Employees at a Seattle-based Planned Parenthood affiliate were recently outraged that an upper-level executive repeated the N-word while quoting a donor who had used it. That epithet sparked outrage which ultimately led to her removal and — based on media reports — appears to have forced affiliated employees to question whether the abortion conglomerate truly supports minorities.
The Seattle Times reported that “Chris Charbonneau, a formidable figure in reproductive rights who worked for Planned Parenthood for nearly 40 years and expanded the Seattle-based affiliate across six states, including two in the Midwest, has been removed from her position as the organization’s CEO.”
The paper adds that Charbonneau admitted to using the word while quoting a conversation, but denies that she did not push back against the donor who said it:
“The board of Planned Parenthood Great Northwest, Hawaii, Alaska, Indiana, Kentucky made the move last week after a donor this fall used a racist term in a meeting referring to Black people, and Charbonneau repeated the word while discussing the meeting with another staffer
That much is not in dispute. Charbonneau and the board, however, have differing accounts of how she reacted to the donor’s use of the word, which the former CEO said was in the context of comparing the treatment of women impacted by abortion restrictions to the mistreatment of Black people.”
Charbonneau, who is white, said she recoiled and told the donor, also white, she shouldn’t have used the word. While Charbonneau has not been given a copy of the investigation’s findings, she said she was told by the board they found her account of the meeting truthful.”
Charbonneau’s reported actions led to several resignations and inner turmoil. “Before Charbonneau was removed, two senior staffers quit, including the person with whom she discussed the donor meeting,” the paper reported.
“I cannot in good conscience continue to be part of an organization that fails to seriously respond to this degree of racism,” Erika Croxton, then the vice president of external affairs,said in a resignation letter.
The saga started when a donor at a pizza shop meeting made a comparison between the historical treatment of black people in the United States and women in Texas under the state’s new pro-life law:
Charbonneau said the donor voiced anger. “They’re trying to make women the new N-word,” the donor said, according to Charbonneau, except the donor used the actual term. Charbonneau did not name the donor, saying it would violate Planned Parenthood’s confidentiality rules.
Charbonneau said the donor — whose money was eventually returned — told her in a subsequent phone call the comparison was inspired by a book she was reading on racial justice. Charbonneau said she could not recall the name of the book, and did not know if it specifically compared women’s experiences with black people’s.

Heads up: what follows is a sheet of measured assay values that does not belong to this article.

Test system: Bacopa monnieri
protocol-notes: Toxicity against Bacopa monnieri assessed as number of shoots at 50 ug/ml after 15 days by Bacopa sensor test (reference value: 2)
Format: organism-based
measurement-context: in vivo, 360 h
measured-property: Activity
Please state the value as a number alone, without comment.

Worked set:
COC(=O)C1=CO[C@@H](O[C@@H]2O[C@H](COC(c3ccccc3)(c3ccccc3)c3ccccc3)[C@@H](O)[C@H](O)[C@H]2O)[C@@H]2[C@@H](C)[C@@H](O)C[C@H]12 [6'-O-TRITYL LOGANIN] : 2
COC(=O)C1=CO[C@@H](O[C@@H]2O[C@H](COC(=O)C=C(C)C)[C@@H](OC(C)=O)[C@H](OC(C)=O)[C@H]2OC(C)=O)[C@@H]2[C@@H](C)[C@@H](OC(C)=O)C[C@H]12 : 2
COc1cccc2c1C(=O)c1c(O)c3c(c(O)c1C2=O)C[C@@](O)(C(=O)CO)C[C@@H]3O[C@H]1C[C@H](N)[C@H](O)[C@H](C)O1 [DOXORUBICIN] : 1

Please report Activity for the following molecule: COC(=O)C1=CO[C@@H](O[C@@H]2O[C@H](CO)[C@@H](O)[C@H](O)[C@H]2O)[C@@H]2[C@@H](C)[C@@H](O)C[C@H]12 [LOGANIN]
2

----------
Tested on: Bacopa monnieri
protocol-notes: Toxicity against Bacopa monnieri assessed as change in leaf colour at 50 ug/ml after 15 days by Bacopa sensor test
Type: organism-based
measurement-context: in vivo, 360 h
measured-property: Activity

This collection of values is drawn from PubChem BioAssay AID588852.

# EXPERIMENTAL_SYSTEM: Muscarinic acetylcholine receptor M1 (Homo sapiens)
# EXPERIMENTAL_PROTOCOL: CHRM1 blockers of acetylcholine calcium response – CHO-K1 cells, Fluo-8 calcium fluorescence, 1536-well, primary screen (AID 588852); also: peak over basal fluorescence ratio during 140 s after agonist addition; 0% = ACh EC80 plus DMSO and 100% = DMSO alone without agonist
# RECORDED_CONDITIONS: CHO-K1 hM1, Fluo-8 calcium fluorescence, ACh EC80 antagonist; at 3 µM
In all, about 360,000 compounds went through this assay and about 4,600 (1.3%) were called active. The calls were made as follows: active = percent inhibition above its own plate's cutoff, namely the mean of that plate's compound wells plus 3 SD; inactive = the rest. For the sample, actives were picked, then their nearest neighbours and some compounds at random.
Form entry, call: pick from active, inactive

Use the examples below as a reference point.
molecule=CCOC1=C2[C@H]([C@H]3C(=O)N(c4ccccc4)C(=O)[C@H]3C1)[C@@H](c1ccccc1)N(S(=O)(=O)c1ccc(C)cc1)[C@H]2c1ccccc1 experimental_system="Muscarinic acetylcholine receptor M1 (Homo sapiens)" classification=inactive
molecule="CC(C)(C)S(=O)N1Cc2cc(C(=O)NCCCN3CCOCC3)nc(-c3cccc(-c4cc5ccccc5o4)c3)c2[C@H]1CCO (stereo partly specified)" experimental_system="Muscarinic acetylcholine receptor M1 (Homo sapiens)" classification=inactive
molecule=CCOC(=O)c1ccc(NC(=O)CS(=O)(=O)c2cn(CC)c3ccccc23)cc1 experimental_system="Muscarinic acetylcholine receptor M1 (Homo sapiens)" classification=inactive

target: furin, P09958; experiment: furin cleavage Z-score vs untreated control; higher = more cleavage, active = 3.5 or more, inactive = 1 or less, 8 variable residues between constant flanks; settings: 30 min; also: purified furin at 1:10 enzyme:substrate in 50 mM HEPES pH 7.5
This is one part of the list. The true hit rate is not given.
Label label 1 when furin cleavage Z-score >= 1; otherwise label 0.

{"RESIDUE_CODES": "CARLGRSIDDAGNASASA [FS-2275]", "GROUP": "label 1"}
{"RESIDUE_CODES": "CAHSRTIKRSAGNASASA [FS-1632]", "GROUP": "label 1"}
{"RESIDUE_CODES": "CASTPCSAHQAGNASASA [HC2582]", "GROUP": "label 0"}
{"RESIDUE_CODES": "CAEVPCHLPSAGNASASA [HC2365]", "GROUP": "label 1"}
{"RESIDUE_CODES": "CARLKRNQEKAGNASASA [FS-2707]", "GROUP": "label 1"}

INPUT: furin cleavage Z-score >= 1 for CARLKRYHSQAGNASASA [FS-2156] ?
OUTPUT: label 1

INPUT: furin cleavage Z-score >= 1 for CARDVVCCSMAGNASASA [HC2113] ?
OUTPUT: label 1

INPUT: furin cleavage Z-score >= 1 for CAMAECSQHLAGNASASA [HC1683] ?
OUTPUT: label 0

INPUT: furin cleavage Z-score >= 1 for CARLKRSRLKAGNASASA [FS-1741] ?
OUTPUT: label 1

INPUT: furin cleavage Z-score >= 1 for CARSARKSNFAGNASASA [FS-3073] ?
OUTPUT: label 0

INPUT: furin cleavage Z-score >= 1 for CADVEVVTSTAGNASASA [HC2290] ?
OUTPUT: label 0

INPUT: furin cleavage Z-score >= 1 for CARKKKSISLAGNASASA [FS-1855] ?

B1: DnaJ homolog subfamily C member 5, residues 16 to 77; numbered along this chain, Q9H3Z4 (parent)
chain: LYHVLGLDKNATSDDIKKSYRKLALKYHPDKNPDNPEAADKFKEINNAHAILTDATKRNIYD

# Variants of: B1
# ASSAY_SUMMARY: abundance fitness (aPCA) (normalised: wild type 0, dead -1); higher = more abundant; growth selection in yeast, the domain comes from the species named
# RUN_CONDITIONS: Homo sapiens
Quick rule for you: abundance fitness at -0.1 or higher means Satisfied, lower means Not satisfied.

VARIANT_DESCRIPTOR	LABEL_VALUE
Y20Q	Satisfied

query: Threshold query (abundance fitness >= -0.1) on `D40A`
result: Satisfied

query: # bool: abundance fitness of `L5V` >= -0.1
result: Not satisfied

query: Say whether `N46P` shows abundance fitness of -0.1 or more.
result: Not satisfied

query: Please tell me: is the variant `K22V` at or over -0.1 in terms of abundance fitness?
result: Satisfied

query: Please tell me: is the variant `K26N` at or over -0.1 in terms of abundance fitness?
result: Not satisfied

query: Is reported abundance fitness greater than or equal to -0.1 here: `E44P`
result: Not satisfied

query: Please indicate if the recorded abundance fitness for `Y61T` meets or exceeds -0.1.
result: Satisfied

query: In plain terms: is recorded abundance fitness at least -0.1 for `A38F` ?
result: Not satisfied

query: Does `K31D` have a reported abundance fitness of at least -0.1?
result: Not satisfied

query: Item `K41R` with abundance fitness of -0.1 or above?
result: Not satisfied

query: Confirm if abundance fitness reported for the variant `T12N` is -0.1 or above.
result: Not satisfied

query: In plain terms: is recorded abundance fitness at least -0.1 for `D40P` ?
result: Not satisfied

During the dinner, the donor quickly said she shouldn’t have said that, according to Charbonneau. “No, you shouldn’t have,” Charbonneau said she replied.
But when Charbonneau tried to report the incident, her recounting of the story got her in trouble. The aforementioned Croxton and another employee who overheard the conversation resigned. Then legal discussions and internal investigations began which led to Charbonneau to be removed from her $350,000 per year job.
Following her ouster, the Planned Parenthood Great Northwest, Hawaii, Alaska, Indiana, Kentucky board released a statement, saying, “This is a critical moment for the pursuit and provision of sexual and reproductive health access and care, including abortion.”
“That is our work and our mission, and it calls us to center equity in all that we do. We are more committed than ever to providing excellent and equitable care, education, and advocacy for our patients and communities, now and into the future, no matter what.”
The Seattle Times also reported that a former board member and college academic, Donna Kerr, also said she was in “shock” upon hearing Charbonneau was no longer working at America’s largest abortion provider. Kerr said she was “legendary.”
Apparently, this saga was the latest evidence of what critics say is a series of “microaggressions” within Planned Parenthood. The former director of equity, inclusion, and community engagement Bre Haizlip — who worked for the affiliate from January 2020 to January 2021 — said many in the company feel a “lack of representation, in terms of our workforce did not necessarily reflect who we serve.”
But, the larger concerns over “excellent and equitable care” at the company are almost farcical considering Planned Parenthood’s actual mission, which has included the annihilation of more than 20 million black babies in the womb since 1973 and the fact that 86% of Planned Parenthood abortion facilities are in minority neighborhoods; those actions were not mentioned as being “microaggressions” committed by the company.
The views expressed in this piece are the author’s own and do not necessarily represent those of The Daily Wire.
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